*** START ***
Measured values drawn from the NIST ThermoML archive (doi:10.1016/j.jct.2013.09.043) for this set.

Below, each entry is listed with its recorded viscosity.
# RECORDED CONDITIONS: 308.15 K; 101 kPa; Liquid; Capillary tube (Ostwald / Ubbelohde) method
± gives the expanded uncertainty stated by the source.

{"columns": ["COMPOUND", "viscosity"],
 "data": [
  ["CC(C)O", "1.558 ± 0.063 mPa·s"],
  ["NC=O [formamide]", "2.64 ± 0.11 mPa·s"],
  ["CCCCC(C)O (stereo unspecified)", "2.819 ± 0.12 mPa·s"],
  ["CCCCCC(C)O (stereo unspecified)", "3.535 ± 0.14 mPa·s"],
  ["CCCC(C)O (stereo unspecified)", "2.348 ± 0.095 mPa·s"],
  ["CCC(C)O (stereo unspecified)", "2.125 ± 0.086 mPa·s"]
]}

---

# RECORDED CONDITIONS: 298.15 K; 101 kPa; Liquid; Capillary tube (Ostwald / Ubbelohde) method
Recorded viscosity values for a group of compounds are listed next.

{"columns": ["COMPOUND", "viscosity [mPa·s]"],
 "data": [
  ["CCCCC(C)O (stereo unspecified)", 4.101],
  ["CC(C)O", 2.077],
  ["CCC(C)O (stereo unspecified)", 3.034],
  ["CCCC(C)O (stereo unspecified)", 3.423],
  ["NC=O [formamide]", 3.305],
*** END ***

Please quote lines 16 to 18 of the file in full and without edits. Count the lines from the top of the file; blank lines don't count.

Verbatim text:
Recorded viscosity values for a group of compounds are listed next.

{"columns": ["COMPOUND", "viscosity [mPa·s]"],
 "data": [